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Hydroboost steering (cant keep truck in 1 lane)bad

Hydroboost steering (cant keep truck in 1 lane)bad when truck gets warmed up drifts and over steers on counter steer. steering: new pan hard bar bushings, kingpins, tie rods, steering/gearbox, power steering pump, hydroboost, power steering cooler, (left in stock cooler its attached to transmission under bell housing) added new 8x14 power steering cooler in front of radiator. flushed system had alignment done. problem initiated when i had kingpins (play), pan hard bar bushings and hydroboost (leaking) replaced same day, all were bad. kingpins dont turn too hard by hand passenger side is a bit tighter not too bad. 1.5k miles since kingpin replace and problem started. regreased everything after 200 miles and 3 times since. leafspring bushings need replaced. but truck steers much worse when motor is hot. fan clutch great and stiff truck runs at 1/4 temp on gauge.

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6 Suggested Answers

6ya6ya
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Posted on Jan 02, 2017

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66 chrgr
  • 1011 Answers

SOURCE: Power steering fluid leak in two places on power rod under truck

it sounds like tour power steering rack and pinion may be leaking this is what you call the actuator rod.

Posted on Feb 04, 2009

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SOURCE: How to change inner tie rod ends?

if fluid is flowing out the bellows, you need to replace the steering rack assembly. There is no fluid in the area of the inner tie rod. The seal is just before the tie rod.

Steering Gear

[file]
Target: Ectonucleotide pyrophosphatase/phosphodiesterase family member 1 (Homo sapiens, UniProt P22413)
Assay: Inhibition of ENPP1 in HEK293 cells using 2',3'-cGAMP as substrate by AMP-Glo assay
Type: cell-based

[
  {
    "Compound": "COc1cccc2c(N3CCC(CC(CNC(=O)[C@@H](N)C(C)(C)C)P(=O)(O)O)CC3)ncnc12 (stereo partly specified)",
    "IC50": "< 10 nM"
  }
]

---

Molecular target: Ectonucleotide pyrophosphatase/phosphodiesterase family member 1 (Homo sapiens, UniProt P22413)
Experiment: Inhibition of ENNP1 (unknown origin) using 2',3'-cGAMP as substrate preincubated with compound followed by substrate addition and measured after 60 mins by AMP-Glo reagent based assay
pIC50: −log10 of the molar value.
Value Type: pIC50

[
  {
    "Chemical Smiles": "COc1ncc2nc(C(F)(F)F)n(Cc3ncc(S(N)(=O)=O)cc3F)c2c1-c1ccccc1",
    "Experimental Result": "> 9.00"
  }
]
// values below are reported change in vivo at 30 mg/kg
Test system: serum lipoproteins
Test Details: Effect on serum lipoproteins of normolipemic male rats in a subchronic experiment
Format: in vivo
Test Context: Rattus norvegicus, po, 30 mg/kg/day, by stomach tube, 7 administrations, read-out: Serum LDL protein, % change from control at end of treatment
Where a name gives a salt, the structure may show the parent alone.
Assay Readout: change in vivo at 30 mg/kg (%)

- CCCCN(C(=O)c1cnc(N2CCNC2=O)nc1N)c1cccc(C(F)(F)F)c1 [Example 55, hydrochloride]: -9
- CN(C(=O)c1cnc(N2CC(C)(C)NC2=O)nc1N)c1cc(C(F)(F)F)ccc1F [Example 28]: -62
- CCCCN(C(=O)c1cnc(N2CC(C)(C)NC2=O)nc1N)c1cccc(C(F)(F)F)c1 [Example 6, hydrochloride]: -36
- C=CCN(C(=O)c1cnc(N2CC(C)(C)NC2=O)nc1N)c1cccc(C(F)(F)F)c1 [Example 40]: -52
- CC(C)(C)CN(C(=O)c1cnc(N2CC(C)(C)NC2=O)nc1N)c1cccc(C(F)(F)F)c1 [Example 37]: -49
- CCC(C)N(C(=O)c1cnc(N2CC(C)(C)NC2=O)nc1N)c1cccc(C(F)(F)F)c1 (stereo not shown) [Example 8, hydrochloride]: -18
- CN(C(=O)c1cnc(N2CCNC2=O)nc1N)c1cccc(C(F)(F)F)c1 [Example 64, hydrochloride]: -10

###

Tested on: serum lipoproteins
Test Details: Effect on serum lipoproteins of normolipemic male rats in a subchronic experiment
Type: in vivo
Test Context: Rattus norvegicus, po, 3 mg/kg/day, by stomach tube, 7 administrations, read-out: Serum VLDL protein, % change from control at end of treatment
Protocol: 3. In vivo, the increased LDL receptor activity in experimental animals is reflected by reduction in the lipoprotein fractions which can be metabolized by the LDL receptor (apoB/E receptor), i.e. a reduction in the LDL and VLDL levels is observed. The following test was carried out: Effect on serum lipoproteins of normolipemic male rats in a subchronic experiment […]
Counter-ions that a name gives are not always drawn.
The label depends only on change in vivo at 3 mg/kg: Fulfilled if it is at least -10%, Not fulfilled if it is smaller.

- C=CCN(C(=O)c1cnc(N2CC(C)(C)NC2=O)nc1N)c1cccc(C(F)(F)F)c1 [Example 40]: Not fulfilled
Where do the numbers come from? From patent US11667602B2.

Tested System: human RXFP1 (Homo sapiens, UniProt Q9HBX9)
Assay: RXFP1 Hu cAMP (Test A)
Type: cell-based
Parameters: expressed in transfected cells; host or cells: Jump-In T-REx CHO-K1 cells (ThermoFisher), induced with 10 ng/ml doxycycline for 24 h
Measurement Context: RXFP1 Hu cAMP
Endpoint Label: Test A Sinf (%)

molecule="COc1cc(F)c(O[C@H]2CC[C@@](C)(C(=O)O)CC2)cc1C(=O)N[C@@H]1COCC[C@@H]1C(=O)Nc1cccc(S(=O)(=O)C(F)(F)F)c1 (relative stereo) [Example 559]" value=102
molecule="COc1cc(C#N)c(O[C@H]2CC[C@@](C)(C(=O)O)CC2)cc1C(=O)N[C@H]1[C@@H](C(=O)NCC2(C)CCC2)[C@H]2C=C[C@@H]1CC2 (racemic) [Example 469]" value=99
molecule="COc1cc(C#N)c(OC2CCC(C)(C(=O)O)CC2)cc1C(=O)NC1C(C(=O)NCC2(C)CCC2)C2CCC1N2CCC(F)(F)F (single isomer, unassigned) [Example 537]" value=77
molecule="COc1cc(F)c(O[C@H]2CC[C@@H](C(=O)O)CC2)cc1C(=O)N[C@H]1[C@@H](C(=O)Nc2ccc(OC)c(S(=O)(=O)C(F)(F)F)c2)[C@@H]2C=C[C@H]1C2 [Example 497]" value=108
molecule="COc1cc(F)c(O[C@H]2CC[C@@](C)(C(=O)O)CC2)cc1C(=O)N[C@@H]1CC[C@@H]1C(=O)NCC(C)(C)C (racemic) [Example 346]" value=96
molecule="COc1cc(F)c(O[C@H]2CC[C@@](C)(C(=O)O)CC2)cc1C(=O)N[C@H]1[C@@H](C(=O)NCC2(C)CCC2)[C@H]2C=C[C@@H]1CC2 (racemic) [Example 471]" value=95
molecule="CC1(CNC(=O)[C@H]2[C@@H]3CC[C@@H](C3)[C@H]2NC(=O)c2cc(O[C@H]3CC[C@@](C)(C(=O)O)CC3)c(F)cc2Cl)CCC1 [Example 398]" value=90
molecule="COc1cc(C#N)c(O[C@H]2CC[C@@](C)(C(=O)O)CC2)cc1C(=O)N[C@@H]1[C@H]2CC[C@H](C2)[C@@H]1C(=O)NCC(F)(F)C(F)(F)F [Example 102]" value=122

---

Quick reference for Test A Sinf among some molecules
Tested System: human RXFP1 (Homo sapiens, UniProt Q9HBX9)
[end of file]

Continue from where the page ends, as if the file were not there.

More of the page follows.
The power rack and pinion steering gear is serviced as a power steering short rack (3L547). The front wheel spindle tie rods (3280) and tie rod ends (3A130) are serviced individually. -------------------------------------------------------------------------------------------

  • The power rack and pinion steering gear incorporates quick connect fittings for the power steering pressure hose (3A719) and power steering return hose (3A713) that allow the lines to swivel. This is normal and does not indicate loose fittings.
  • If the fittings leak, check to make sure they are tightened to 14-20 Nm (10-14 lb-ft). Do not overtighten.
  • If the leak is not corrected, replace the fitting seals.
-------------------------------------------------------------
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Section 11-02: Steering System, Power 1997 Windstar Workshop Manual
REMOVAL AND INSTALLATION Tie Rod End Steering Gear Installed
Removal
  1. Remove and discard cotter pin and nut from worn tie rod end (3A130).
  1. Disconnect tie rod end from front wheel knuckle (3K185), using Tie Rod End Remover TOOL-3290-D or equivalent.
  1. Hold tie rod end with a wrench and loosen tie rod end jam nut.
  1. Note depth to which tie rod end was located by using the jam nut as a marker. Grip tie rod end with a pair of suitable pliers and remove tie rod end from front wheel spindle tie rod (3280).
---------------------------------------------------------------------------------------
11-02: Steering System, Power 1997 Windstar Workshop Manual
REMOVAL AND INSTALLATION Steering Gear Removal
  1. Raise vehicle on a twin post hoist and remove wheel and tire assemblies. Refer to Section 00-02 .


    13b4d70.gif

  1. Support vehicle with jackstands under front jack pads.
  1. Remove tie-rod end cotter pins and nuts and remove tie rod ends (3A130) from front wheel knuckle (3K185). Refer to Section 04-01 .
  1. Remove front stabilizer bar (5482). Refer to Section 04-01 .
  1. Disconnect heated oxygen and catalyst monitor sensors.
  1. Support flex pipe.
  1. Remove bolts and disconnect flex pipe from the converter.
  1. Raise dash opening steering column opening weather seal (3513) (secondary) above the steering gear housing (3548).
  1. Remove pinch bolt retaining steering column intermediate shaft coupling (3A525) to power steering gear input shaft and control (3D517) and disconnect the shaft.
  1. Remove nuts from steering gear-to-front subframe retaining bolts. Remove bolts.
  1. Remove rear subframe-to-body retaining bolts.